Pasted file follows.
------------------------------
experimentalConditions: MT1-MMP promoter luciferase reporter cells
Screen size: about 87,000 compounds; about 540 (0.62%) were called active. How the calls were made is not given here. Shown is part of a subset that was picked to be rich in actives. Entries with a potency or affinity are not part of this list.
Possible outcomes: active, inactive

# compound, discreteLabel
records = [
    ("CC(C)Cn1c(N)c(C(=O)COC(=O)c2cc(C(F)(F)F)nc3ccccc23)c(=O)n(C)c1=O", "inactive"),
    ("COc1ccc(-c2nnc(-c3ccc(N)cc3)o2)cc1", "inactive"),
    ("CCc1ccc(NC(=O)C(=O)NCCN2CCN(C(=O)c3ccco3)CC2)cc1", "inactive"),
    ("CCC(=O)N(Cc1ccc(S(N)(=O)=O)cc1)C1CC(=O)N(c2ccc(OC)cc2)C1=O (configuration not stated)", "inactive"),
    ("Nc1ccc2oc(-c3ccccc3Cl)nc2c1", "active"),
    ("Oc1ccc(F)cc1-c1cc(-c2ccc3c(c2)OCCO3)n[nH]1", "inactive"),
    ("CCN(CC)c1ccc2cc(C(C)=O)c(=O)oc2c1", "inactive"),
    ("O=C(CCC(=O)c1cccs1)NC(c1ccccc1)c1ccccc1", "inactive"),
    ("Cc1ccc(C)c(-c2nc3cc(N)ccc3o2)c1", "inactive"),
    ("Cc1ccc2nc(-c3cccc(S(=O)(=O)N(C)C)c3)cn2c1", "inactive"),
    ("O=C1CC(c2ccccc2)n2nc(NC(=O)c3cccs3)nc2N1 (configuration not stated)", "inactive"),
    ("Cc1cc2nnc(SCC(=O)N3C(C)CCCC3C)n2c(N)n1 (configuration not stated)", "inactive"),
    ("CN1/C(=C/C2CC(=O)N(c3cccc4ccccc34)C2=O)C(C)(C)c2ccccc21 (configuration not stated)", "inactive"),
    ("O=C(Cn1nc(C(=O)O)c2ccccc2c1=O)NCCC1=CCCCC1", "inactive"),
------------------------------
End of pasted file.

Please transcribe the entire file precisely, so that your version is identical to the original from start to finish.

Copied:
experimentalConditions: MT1-MMP promoter luciferase reporter cells
Screen size: about 87,000 compounds; about 540 (0.62%) were called active. How the calls were made is not given here. Shown is part of a subset that was picked to be rich in actives. Entries with a potency or affinity are not part of this list.
Possible outcomes: active, inactive

# compound, discreteLabel
records = [
    ("CC(C)Cn1c(N)c(C(=O)COC(=O)c2cc(C(F)(F)F)nc3ccccc23)c(=O)n(C)c1=O", "inactive"),
    ("COc1ccc(-c2nnc(-c3ccc(N)cc3)o2)cc1", "inactive"),
    ("CCc1ccc(NC(=O)C(=O)NCCN2CCN(C(=O)c3ccco3)CC2)cc1", "inactive"),
    ("CCC(=O)N(Cc1ccc(S(N)(=O)=O)cc1)C1CC(=O)N(c2ccc(OC)cc2)C1=O (configuration not stated)", "inactive"),
    ("Nc1ccc2oc(-c3ccccc3Cl)nc2c1", "active"),
    ("Oc1ccc(F)cc1-c1cc(-c2ccc3c(c2)OCCO3)n[nH]1", "inactive"),
    ("CCN(CC)c1ccc2cc(C(C)=O)c(=O)oc2c1", "inactive"),
    ("O=C(CCC(=O)c1cccs1)NC(c1ccccc1)c1ccccc1", "inactive"),
    ("Cc1ccc(C)c(-c2nc3cc(N)ccc3o2)c1", "inactive"),
    ("Cc1ccc2nc(-c3cccc(S(=O)(=O)N(C)C)c3)cn2c1", "inactive"),
    ("O=C1CC(c2ccccc2)n2nc(NC(=O)c3cccs3)nc2N1 (configuration not stated)", "inactive"),
    ("Cc1cc2nnc(SCC(=O)N3C(C)CCCC3C)n2c(N)n1 (configuration not stated)", "inactive"),
    ("CN1/C(=C/C2CC(=O)N(c3cccc4ccccc34)C2=O)C(C)(C)c2ccccc21 (configuration not stated)", "inactive"),
    ("O=C(Cn1nc(C(=O)O)c2ccccc2c1=O)NCCC1=CCCCC1", "inactive"),